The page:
Four early-stage tech companies at Case Western Reserve University each will receive $50,000 from the Ohio Third Frontier Commission to further develop and bring their products to the marketplace.
The Ohio Third Frontier Technology Validation and Start-Up Fund (TVSF), which provides grants to advance technology developed by Ohio institutions of higher education and other nonprofit research institutions, last week approved seven of 19 proposals statewide for Phase I funding.
Researchers at Case Western Reserve submitted four of the seven proposals.
“Three of the four funded programs have also previously received funding from the Case-Coulter Translational Research Partnership,” said Michael Haag, executive director of the university’s Technology Transfer Office. “I am excited to see us further build on the partnership we have established with the Case-Coulter program. The combination of these two sets of funds will allow for our faculty to make significant advances in the translation and commercialization of their projects.”
The four projects approved for state funding are:
- HemeChip, a device to provide rapid diagnosis of sickle cell disease (SCD) and other disorders in newborns
Project leader: Umut Gurkan, assistant professor of mechanical and aerospace engineering
SCD is a genetic disorder that’s treatable, especially when caught early. But existing tests for the disease take too long (two to six weeks for results) and cost too much (at least $10). Without detection and treatment, at least half of the 400,000 infants born yearly with SCD in sub-Saharan Africa will die.
HemeChip is a diagnostic device that uses electrophoresis of red blood cells to identify SCD and other blood disorders. The device integrates with a smartphone app to produce faster, less expensive and more convenient results. A small amount of blood from a finger-stick (or heel-stick in the case of newborns) is applied at one end of a strip of absorbent and moistened paper, and an electric field applied. The devices can be provided for about $2.
The new round of funding will allow Gurkan and his team to refine the design, manufacture a pilot run of 5,000 units in Ohio and field-test the device in Ghana.
- A removable device that uses electrical currents for pain control
Project leader: Niloy Bhadra, assistant professor of biomedical engineering
While electrical signals have been used to block nerves for 30 years, interest in the technology for pain relief after surgery has grown enormously in recent years because of advances in electronics and the advantages over using drugs.
Bhadra and his associates are developing a nerve-blocking device that uses charge-balanced direct current (CBDC) with an external power source, which requires electrodes to conduct power from the external source to the site of the nerve. They see the technology as especially useful for knee- and hip-replacement patients.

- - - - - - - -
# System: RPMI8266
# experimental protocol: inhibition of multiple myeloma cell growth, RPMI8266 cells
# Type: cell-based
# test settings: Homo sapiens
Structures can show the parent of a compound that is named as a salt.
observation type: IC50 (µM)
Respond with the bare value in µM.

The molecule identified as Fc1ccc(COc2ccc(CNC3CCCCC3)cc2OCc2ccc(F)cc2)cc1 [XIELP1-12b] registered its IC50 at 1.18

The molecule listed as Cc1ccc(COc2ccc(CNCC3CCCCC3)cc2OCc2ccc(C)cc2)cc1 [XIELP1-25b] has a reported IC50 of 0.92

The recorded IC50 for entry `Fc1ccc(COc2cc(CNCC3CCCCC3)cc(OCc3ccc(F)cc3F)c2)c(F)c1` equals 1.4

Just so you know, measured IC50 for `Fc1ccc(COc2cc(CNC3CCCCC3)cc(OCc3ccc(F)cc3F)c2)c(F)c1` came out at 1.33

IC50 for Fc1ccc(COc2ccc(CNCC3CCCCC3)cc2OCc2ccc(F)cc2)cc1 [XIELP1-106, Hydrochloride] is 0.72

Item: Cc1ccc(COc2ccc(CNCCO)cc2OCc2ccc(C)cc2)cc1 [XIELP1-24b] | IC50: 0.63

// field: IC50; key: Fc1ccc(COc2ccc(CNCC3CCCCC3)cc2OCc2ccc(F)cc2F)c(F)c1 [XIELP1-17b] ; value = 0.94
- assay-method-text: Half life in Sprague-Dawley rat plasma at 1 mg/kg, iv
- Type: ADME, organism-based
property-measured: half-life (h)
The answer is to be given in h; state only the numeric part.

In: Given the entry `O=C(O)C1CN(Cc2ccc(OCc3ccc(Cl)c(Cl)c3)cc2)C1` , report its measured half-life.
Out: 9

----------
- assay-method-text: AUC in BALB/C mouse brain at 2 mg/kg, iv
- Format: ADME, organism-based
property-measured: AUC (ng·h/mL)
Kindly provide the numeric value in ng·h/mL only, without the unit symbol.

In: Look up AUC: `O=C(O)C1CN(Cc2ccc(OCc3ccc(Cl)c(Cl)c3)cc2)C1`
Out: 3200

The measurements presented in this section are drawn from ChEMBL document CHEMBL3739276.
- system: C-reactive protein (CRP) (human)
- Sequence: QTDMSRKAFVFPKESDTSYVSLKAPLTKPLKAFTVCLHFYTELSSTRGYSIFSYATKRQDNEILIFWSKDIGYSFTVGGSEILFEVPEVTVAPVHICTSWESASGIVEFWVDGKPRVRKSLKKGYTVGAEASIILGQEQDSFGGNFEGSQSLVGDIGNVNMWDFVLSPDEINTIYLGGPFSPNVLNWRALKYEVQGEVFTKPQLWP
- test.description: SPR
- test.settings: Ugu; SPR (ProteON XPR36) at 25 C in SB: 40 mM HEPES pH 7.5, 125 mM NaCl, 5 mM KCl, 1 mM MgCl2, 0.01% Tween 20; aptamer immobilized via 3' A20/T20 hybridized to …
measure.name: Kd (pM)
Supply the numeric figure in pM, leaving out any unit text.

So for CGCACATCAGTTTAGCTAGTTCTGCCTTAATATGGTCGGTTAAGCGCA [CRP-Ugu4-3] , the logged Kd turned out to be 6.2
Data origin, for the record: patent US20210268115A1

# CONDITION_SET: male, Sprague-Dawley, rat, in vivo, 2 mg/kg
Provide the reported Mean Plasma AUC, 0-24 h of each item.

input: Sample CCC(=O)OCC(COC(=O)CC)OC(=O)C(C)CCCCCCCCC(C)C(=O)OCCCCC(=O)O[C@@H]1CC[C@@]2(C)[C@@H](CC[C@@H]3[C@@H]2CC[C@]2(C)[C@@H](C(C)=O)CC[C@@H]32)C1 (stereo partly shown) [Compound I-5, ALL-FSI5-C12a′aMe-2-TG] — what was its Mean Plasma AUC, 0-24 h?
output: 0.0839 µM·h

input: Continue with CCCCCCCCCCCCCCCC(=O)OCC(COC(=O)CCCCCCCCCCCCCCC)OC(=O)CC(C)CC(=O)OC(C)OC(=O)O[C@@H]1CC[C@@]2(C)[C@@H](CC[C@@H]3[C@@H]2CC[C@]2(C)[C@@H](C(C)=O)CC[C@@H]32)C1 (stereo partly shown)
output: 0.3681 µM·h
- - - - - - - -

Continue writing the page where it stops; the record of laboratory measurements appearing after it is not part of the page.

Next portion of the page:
The funding will be used to further develop electrodes that are expected to be part of the device and to learn whether the approach is safe for repeated delivery to the nerve for up to a few weeks after surgery.
- SynthoPlate, synthetic platelets to reduce traumatic bleeding
Project leader: Anirban Sen Gupta, assistant professor of biomedical engineering
Blood and blood products from donors have limitations—inadequate supply, pathogenic or foreign contaminants, special storage requirements, limited shelf life and high collection costs.
But commercial and military demand for an artificial blood is high.
Sen Gupta is leading the development of artificial blood platelets, which, if proven effective, could provide in mass amounts the principal element that forms clots to stop the flow of blood at the site of an injury.
Devising artificial platelets is a challenge because it requires a product that only forms a clot at the site of an injury, and not somewhere else as well. His lab has proven the concept effective in a rodent model. The new funding will allow for scale-up, sterilization, stability analysis and larger animal studies for effectiveness and safety.
- Self-powering wireless sensors that could turn conventional buildings into energy efficient “smart” buildings
Project leader: Philip Feng, assistant professor of electrical engineering and computer science
About 40 percent of the nation’s energy consumption is generated in buildings. Feng and his team are developing a low-cost, self-powering wireless sensor system that can be easily integrated with a “smart” HVAC system. The principals estimate the system could cut energy use in buildings by nearly a third.
The concept consists of a small circuit board with energy harvesting components, supercapacitors for energy storage, temperature, pressure and humidity sensors along with a controller chip and transmitter.
Funding will be used to develop more advanced prototypes and to test the concept in a building energy management system.
The Ohio Third Frontier Program aims to encourage private investment that accelerates the growth of Ohio-based technology companies and creates jobs.